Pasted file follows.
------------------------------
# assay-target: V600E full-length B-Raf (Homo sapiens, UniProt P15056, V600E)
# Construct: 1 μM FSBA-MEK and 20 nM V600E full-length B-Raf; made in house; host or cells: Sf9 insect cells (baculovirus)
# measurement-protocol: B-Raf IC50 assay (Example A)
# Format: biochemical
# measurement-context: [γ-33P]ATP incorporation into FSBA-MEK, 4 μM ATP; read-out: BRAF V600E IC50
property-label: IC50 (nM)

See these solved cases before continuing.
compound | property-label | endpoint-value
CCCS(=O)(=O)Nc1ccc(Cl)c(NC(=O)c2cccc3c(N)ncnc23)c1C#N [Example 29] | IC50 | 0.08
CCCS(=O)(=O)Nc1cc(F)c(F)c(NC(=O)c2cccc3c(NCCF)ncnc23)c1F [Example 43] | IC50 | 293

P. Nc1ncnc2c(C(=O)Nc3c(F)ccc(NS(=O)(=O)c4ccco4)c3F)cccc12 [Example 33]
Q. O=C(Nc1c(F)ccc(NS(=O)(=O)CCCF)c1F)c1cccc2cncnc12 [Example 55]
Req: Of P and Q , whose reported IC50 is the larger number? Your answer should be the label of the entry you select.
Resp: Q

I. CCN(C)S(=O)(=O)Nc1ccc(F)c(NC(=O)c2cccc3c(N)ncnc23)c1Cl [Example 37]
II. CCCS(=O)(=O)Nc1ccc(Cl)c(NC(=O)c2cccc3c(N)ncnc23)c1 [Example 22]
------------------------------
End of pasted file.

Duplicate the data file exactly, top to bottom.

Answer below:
# assay-target: V600E full-length B-Raf (Homo sapiens, UniProt P15056, V600E)
# Construct: 1 μM FSBA-MEK and 20 nM V600E full-length B-Raf; made in house; host or cells: Sf9 insect cells (baculovirus)
# measurement-protocol: B-Raf IC50 assay (Example A)
# Format: biochemical
# measurement-context: [γ-33P]ATP incorporation into FSBA-MEK, 4 μM ATP; read-out: BRAF V600E IC50
property-label: IC50 (nM)

See these solved cases before continuing.
compound | property-label | endpoint-value
CCCS(=O)(=O)Nc1ccc(Cl)c(NC(=O)c2cccc3c(N)ncnc23)c1C#N [Example 29] | IC50 | 0.08
CCCS(=O)(=O)Nc1cc(F)c(F)c(NC(=O)c2cccc3c(NCCF)ncnc23)c1F [Example 43] | IC50 | 293

P. Nc1ncnc2c(C(=O)Nc3c(F)ccc(NS(=O)(=O)c4ccco4)c3F)cccc12 [Example 33]
Q. O=C(Nc1c(F)ccc(NS(=O)(=O)CCCF)c1F)c1cccc2cncnc12 [Example 55]
Req: Of P and Q , whose reported IC50 is the larger number? Your answer should be the label of the entry you select.
Resp: Q

I. CCN(C)S(=O)(=O)Nc1ccc(F)c(NC(=O)c2cccc3c(N)ncnc23)c1Cl [Example 37]
II. CCCS(=O)(=O)Nc1ccc(Cl)c(NC(=O)c2cccc3c(N)ncnc23)c1 [Example 22]